The Moroccan Hammam

I’m lying facedown on the smooth, hot plaster bench with nothing but a disposable thong covering my lady bits and my eyes are stinging.

“I think it’s in my eyes!” I whisper across the flickering candlelight to my friend Cherise who is  lying equally exposed on the other side of the small, dark, steamy room. She giggles and wonders how long we are going to lie here. I tell myself to keep my eyelids glued shut, hoping this will stop anymore soap from seeping into them. I probably should never have opened them to begin with but my curiosity about this very traditional, yet very personal (by Western standards), bathing practice got the better of me. As soon as the young woman left the room, I’d open my eyes to see what kind of emulsion had been slathered all over me. Since it was all over my hands and the bench my face was currently pressed against, there was no hope of me wiping my eyes free. Lesson learned; keep your eyes closed.

When Cherise and I signed up our first hammam, the description read exactly as the luxurious, pampering it is.

A public bath house in Marrakech advertises the separate bathing hours for men and women.

“Ohhh a full body scrub,” we said. “That sounds so nice.”

I don’t know exactly how we expected such a thing to be accomplished while remaining half clothed, but we headed down to our appointment, bathing suits under our robes, anticipating.. I don’t know what. The ryad manager had suggested we do the hammam together and this seemed like a good, time-saving idea. As it turns out, it’s an incredibly social experience for Moroccans, and women often go together to the public baths to gossip and scrub each other.


For us Westerners, our bathing suits were a dead give-away, especially in the private hotel hammam.

“This is first hamman?” She knowing asked us.

No doubt, the look of horror that crossed our faces when she asked us to remove everything and handed us the tiny, paper thong was familiar. Cherise and I looked at each other. We were suddenly about to know each other much better.

I’m sure Moroccan women find it hugely ironic Western women don’t display the slightest inhibition towards walking around in public with nearly their entire body on display but in private, we are embarrassed to stand naked among two other women. “We are all women. No worries, we look the same.” She tells us as we follow her into the hammam room. We easily forget this mentality exists in a large part of the world, except North America. Arn’t Turkish baths in Europe often clothes-optional?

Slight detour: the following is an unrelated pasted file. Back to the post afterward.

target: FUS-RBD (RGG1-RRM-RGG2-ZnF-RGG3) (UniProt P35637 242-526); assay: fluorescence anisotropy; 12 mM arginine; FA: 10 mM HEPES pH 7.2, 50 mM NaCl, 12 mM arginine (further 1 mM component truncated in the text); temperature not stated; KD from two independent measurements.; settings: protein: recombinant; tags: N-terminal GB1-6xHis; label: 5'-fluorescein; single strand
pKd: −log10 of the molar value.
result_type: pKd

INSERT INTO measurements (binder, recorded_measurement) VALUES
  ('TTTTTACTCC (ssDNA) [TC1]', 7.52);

Argan fruit and nuts before being ground to extract the oil. Argan oil is commonly used in beauty products and for cooking in Morocco.

The room was small and warm with a large basin built into the wall at the end between the two benches where we were asked to sit. The basin was filled with water and above, there was a shower head. After being rinsed down with warm water, the technician applied a mud to our bodies. This was rinsed off and then the famous “black soap”, made of argan oil was applied to our whole body, front and back, face, arms, legs and feet. While it seemed like eternity with the soap and paste seeping into my eyes, I think we laid with this on for about 15 minutes. Once it was rinsed off, we were scrubbed down with a rough bathmit. Typically at home, any kind of scrub leaves my skin red and scratched, so I was surprised to find there wasn’t a mark on my body after being rinsed clean and despite the most thorough scrubbing I’d ever received. My skin was just fresh, glistening and smooth.

“It’s very nurturing and motherly,” Cherise commented afterwards about the way our bodies and hair were gently washed. We imagined this is a little how old royalty must have felt having a personal attendant bathe them daily. One could get used to such a thing. At only 300-400 MAD (approximately $30-40 USD), it is definitely a steal to do if you’re visiting Morocco. Most riads we stayed in had a hammam, and I believe there are “spas” in the bigger cities where you can also find them. You could likely book ahead although we never had trouble scheduling a morning appointment when we were checking into our ryad. We never did get up the nerve to try a public hammam, and if you’re a little shy, the hotel hammam is your best option. It is really quite relaxing and worth doing at least once. Your skin will thank you and you’ll come home wishing we weren’t such prudes and the luxury existed in North America!

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